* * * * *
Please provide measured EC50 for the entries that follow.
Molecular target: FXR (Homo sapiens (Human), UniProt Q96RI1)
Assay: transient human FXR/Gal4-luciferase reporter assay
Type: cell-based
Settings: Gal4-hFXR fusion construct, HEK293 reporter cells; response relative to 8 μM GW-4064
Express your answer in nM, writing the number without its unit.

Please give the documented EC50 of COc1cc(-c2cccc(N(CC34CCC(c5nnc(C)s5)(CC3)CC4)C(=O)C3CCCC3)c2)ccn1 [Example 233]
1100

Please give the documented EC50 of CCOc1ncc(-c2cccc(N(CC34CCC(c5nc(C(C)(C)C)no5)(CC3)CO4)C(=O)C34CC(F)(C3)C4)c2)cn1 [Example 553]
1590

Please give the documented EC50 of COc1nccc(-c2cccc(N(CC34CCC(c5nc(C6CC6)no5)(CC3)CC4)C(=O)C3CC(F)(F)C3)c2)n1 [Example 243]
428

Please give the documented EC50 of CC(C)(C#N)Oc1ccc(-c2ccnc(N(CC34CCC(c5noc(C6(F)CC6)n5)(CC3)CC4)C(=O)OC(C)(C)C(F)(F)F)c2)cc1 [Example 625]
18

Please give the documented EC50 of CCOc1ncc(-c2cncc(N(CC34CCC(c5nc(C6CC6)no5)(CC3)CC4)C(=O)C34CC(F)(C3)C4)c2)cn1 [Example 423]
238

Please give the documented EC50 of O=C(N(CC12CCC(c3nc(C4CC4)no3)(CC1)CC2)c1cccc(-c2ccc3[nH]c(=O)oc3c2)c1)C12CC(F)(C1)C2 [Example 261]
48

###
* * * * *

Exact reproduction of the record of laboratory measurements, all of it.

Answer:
Please provide measured EC50 for the entries that follow.
Molecular target: FXR (Homo sapiens (Human), UniProt Q96RI1)
Assay: transient human FXR/Gal4-luciferase reporter assay
Type: cell-based
Settings: Gal4-hFXR fusion construct, HEK293 reporter cells; response relative to 8 μM GW-4064
Express your answer in nM, writing the number without its unit.

Please give the documented EC50 of COc1cc(-c2cccc(N(CC34CCC(c5nnc(C)s5)(CC3)CC4)C(=O)C3CCCC3)c2)ccn1 [Example 233]
1100

Please give the documented EC50 of CCOc1ncc(-c2cccc(N(CC34CCC(c5nc(C(C)(C)C)no5)(CC3)CO4)C(=O)C34CC(F)(C3)C4)c2)cn1 [Example 553]
1590

Please give the documented EC50 of COc1nccc(-c2cccc(N(CC34CCC(c5nc(C6CC6)no5)(CC3)CC4)C(=O)C3CC(F)(F)C3)c2)n1 [Example 243]
428

Please give the documented EC50 of CC(C)(C#N)Oc1ccc(-c2ccnc(N(CC34CCC(c5noc(C6(F)CC6)n5)(CC3)CC4)C(=O)OC(C)(C)C(F)(F)F)c2)cc1 [Example 625]
18

Please give the documented EC50 of CCOc1ncc(-c2cncc(N(CC34CCC(c5nc(C6CC6)no5)(CC3)CC4)C(=O)C34CC(F)(C3)C4)c2)cn1 [Example 423]
238

Please give the documented EC50 of O=C(N(CC12CCC(c3nc(C4CC4)no3)(CC1)CC2)c1cccc(-c2ccc3[nH]c(=O)oc3c2)c1)C12CC(F)(C1)C2 [Example 261]
48

###